BOTSWANA – Botswana based retailer, Choppies Supermarket has finally released its long awaited audited financial results for the year end-June 2019, citing the changing of its auditors when PricewaterhouseCoopers (PwC) resigned in September 2019 and replaced by Mazars in February 2020, as the reason for the delaying in publication.

The group also faced legal and forensic investigations as well as the COVID -19 outbreak and the lock-downs in the countries it operates which added to the hold up of results, highlighted the company.

According to the company, its revenue for the year ended June 2019 decreased by 10.85% from P10. 7 billion (US$935.2m) to P9.620 billion (US$840.8m).

This was due to a P1.1 Billion (US$96.1m) decline in turnover from the Zimbabwe segment on the back of a volatile macro-economic situation that led to a 84% currency weakness against the Pula.

Its gross profit decreased from P2 billion (US$174.8m) to P1.8 billion (US$157.3m) whilst the gross profit margin remained flat at around 19.71%.

Its operating loss increased from P316m (US$27.6m) to P323m (US$28.2m), mainly due to reported losses from the SA segment on the back of dismal trading conditions in the North West.

In order to consolidate the business so as to focus on value adding subsidiaries, the Board took the decision to divest from South Africa, Kenya, Tanzania and Mozambique. The group now has operations in Botswana, Zimbabwe, Zambia and Namibia.

As it released its audited full year results for 2019, the retailer also published its Interim results for the half year ended December 2019.

The multinational grocery and general merchandise retailer, reported a 15% in profits to P65.5 million (US$5.7m) from P76.6 million (US$6.7m) reported in 2018 the same period.

The group cited the continued weakening of the Zimbabwe currency against the Pula as the reason for the decline in its profits.

Its revenue from continuing operations declined by 17.5 percent to P2.97 billion (US$259.5m) while gross margins improved slightly to 22.9 percent compared to 22.5 percent a year earlier following another good performance in the Botswana operations.

Its earnings before interest, tax, depreciation and amortisation (Ebitda) decreased by 13.69 percent to P171.5m (US$15m) from P198.7m (US$17.3m) of 2018.

However, the group’s Botswana business continued to show strong resilience in an increasingly competitive market, with revenue increasing by 6.6 percent to P2.29bn (US$200m).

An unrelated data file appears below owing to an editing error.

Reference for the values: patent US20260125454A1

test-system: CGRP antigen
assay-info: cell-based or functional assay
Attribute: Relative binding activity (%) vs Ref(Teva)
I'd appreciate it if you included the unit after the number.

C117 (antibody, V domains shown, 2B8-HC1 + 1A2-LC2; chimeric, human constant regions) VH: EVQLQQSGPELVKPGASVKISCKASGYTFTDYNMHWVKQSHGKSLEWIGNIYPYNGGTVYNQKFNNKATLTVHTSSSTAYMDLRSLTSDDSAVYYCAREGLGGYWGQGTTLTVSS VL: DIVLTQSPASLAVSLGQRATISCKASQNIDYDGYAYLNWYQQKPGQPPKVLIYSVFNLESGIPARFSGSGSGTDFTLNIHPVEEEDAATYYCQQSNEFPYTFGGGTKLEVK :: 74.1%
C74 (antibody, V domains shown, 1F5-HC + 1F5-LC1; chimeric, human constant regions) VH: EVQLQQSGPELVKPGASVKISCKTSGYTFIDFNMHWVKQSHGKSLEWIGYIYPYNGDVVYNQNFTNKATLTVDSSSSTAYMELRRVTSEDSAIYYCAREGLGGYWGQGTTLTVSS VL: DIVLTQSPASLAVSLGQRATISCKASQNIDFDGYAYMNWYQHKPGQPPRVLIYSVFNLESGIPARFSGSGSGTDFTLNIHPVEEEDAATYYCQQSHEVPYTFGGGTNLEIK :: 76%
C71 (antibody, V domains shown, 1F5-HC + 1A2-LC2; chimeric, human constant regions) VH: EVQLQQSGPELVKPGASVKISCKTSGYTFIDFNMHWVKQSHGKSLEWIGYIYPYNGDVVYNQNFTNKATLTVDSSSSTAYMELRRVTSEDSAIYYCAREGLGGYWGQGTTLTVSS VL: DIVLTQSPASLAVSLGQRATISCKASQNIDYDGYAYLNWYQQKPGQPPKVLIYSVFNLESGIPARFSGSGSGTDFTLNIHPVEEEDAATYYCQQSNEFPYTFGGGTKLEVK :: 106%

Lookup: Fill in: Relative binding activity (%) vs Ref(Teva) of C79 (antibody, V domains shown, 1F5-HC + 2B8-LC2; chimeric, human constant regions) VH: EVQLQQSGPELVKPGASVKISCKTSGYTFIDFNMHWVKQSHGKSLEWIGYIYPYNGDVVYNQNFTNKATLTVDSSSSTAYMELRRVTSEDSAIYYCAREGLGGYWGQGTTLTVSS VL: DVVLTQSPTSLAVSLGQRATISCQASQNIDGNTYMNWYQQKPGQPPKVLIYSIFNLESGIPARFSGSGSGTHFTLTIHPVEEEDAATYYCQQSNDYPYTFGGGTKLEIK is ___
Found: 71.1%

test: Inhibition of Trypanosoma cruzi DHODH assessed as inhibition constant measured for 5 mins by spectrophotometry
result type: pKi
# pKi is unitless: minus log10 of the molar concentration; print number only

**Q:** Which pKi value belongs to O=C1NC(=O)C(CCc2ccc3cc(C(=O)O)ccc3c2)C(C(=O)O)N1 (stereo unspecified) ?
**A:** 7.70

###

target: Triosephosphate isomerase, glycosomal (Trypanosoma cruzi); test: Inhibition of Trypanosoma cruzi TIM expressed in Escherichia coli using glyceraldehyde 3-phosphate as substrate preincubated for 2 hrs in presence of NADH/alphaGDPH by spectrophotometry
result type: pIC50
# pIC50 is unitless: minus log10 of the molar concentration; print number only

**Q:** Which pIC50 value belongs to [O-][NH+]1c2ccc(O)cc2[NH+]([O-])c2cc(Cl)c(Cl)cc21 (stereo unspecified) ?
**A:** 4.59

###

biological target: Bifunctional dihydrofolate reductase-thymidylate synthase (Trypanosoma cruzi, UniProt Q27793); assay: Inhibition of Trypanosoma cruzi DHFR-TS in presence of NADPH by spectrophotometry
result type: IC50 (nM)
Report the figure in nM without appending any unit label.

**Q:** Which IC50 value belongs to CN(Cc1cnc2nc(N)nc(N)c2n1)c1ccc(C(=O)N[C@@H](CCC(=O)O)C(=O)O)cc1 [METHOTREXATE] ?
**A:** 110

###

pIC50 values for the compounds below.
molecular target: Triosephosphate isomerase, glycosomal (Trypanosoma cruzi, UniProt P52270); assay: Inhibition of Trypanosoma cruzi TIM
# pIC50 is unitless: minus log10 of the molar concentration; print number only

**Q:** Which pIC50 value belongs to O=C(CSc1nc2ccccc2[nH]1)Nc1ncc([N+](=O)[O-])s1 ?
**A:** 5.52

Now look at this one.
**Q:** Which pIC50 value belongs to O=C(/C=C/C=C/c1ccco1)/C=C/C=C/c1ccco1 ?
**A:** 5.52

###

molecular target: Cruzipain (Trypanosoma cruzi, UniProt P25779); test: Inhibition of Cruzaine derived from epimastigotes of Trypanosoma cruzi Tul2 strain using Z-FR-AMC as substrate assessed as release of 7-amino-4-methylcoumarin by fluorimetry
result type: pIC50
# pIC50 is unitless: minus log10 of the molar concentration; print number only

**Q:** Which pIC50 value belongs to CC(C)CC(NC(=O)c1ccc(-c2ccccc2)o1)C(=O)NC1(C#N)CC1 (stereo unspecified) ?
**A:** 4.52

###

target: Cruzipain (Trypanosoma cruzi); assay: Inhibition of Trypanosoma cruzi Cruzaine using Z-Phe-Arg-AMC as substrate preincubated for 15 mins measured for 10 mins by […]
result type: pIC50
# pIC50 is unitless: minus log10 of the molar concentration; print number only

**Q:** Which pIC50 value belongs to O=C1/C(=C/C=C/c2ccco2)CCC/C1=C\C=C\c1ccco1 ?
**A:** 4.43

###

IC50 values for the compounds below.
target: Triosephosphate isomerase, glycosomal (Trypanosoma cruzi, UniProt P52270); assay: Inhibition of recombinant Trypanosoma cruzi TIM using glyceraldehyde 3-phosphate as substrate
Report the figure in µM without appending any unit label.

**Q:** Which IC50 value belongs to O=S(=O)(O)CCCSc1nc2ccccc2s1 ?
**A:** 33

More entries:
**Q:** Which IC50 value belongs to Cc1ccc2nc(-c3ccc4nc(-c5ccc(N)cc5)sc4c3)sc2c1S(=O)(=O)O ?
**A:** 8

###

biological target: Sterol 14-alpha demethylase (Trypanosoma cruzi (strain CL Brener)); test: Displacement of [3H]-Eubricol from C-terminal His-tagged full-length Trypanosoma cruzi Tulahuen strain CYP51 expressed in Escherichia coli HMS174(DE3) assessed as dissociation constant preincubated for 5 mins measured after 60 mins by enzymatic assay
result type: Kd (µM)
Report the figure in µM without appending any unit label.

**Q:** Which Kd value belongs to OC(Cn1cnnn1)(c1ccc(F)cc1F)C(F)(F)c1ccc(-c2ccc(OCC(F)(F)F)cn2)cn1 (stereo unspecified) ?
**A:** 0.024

Its gross profit margins increased to 24.5 percent, with increased consumer demand in an economic environment of low interest rates and a weak rand.

“In addition, improved buying and further addition of house brands contributed to profitability. Financial services and value-added segments contributed well to the bottom line with significant effort and resources placed behind these to improve the service delivery and profitability,” the group said.

The business reported a 26 percent increase in Ebitda to P182m (US$15.9m).

In Zimbabwe, revenue declined by 26 percent to P268m (US$23.4m), resulting from a 145 percent weakening of the local currency against the Pula during the previous 18 months.

The group said Zimbabwe is one of the most challenging markets to operate in, with hyperinflation in three digits, concerns surrounding the economy, changes in the money market and public disturbances.

In Zambia, revenue fell by 3.7 percent to P340m (US$27.7m) and the gross profit margin declined to 16.5 percent.

“The Zambian economy has been hard hit by the weakening global demand for commodities which has led to depressed commodity prices. In addition, the Kwacha depreciated a further 27 percent against the Pula. All this hampered domestic demand,” the group said.

The Namibian operation reported a 14.6 percent increase in revenue to P69.2m (US$6m) and gross profit margins improved to 17.8 percent. The group said this operation is still relatively small, with five stores, and is yet to reach a critical mass needed to generate sustainable profitability levels.

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